I first spotted Yusuf a couple of years ago. An elderly man with a bright welcoming smile, he is a tailor working in the Old City's shuk. This time I took an item of clothing to him for a simple repair. We chatted a little whilst he worked and he told me that he had been a tailor working in the city for more than 50 years. We spoke in Hebrew as I have only a few words of Arabic and he does not speak English. I asked him if there was much work these days. He said that there is very little work and that today, people prefer to buy something new rather than repair things. Work has become so scarce that he is considering closing his tiny shop. I was to hear a similar story from other tailors and also from a cobbler I met in Tel Aviv. My picture shows Yusuf waiting patiently for another customer. It is sad that these old skills, passed from one generation to another are now disappearing.

The old city is another great location for seeing people from many different backgrounds in close proximity to each other. The Church of the Holy Sepulchre receives visitors from all over the world. In the space of a few minutes it is not unusual to see groups of Russian, Ukrainian or Ethiopian Orthodox Christians, people from Latin America and Western Europe and possibly groups of Muslim tourists from India or Turkey. More recently there has been an increase in tourists from Asia and on this visit I saw several Chinese tour groups as well as Indonesians and Filipinos. In the late mornings, the courtyard in front of the church becomes full of people who enter through the narrow arch on one side or down a flight of steep relatively narrow steps opposite. It can become difficult to either enter or exit and also to get a clear shot or good pictures. Early morning is generally better whilst the quiet evening hours give the opportunity for low light photography.

During the time I spent in and around the courtyard, several Ethiopian groups visited. I noticed the mother and baby pictured below in the courtyard whilst the group of elegant more mature women were passing through the tourist shops that line the approach to the church. The group of Muslim tourists from India were striking due to the brightly coloured clothing of the women and the uniformly white suites worn by the men.

Cuddling up to mum, Church of the Holy Sepulchre
It takes ten minutes or less to walk from the Church to the Kotel in the Jewish Quarter of the Old City. Again people from all over the world and of all faiths come here for many different reasons. I was there twice during my recent stay, once early in the morning and again in the evening after Shabbat had "gone out". My evening visit was especially interesting since people were still dressed in their Shabbat best clothes. The four young men in the gold coloured kaftans were chatting after the conclusion of prayers and I was able to take a series of photos of them as they turned and changed expressions whilst each one spoke. The Kotel is the most sacred site in Judaism but this does not mean it is a quiet place, People talk, pray out loud and there is much movement which can make it hard to capture clear pictures.  I was especially please to capture the morning prayers image with the young man facing in the opposite direction to the others and the seated man poring over the sacred text.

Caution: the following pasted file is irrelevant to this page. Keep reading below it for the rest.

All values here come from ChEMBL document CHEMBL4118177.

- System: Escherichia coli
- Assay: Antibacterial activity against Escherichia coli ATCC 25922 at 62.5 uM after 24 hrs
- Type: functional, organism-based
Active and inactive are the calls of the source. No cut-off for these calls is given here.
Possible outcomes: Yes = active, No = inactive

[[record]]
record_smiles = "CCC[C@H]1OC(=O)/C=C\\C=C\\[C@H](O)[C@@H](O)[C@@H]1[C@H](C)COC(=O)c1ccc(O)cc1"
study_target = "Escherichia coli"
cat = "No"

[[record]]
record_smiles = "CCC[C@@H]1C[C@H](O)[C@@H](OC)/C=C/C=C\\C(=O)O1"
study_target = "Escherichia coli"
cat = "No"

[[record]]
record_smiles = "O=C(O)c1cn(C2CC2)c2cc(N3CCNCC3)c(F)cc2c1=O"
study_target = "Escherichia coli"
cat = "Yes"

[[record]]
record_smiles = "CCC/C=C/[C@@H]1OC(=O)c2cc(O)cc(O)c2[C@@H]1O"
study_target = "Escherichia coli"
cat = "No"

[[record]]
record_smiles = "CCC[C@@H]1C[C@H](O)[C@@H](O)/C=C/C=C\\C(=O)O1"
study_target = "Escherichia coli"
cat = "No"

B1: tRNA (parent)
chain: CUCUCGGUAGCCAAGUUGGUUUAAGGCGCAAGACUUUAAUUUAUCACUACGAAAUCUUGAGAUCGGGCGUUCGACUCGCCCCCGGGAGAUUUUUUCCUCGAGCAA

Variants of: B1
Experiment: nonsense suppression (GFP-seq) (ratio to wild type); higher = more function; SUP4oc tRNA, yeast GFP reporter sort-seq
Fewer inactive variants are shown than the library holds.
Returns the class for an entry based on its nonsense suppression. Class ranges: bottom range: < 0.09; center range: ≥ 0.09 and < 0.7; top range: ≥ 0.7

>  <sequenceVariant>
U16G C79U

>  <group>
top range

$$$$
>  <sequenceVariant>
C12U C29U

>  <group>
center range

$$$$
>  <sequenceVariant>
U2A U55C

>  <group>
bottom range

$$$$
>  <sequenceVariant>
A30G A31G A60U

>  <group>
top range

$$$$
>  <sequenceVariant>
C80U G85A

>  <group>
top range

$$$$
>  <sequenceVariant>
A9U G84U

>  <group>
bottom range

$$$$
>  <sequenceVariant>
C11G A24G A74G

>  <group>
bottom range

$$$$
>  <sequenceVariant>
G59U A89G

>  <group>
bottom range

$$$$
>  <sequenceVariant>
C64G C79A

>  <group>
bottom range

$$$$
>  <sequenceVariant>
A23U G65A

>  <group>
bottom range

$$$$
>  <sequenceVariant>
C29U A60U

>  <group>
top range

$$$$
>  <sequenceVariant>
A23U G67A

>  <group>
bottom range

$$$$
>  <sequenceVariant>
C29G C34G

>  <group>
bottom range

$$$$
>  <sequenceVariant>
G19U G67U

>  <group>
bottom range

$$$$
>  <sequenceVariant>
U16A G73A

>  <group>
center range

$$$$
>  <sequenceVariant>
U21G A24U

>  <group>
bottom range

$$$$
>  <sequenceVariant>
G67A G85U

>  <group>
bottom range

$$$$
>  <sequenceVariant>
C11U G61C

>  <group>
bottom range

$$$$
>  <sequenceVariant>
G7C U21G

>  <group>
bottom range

After Shabbat, the Kotel
Morning prayers, the Kotel
Nowhere is very far from anywhere else in the Old City. The Damascus Gate in the Muslim quarter is a very short walk from the Kotel. This is one of the busiest parts of the shuk and the place where local people go to shop for food and household goods rather than the more tourist oriented businesses near the Church and the Jaffa Gate. I visited on Shabbat when the Jewish quarter is quiet and people flock to this part of the old city. The area close to the Gate is packed with small shops selling all kinds of provisions whilst there are also people who set out their goods on the ground, especially women selling various kinds of herbs and vegetables. The woman in the picture below is one such trader whilst the boy carrying the bread was making a delivery from nearby bakery.

Jerusalem, everywhere you look there is something interesting to see...and someone interesting too.

Selling herbs near the Damascus Gate
Bread delivery, Damascus Gate
Elderly man, Damascus Gate

You can see more pictures from Israel here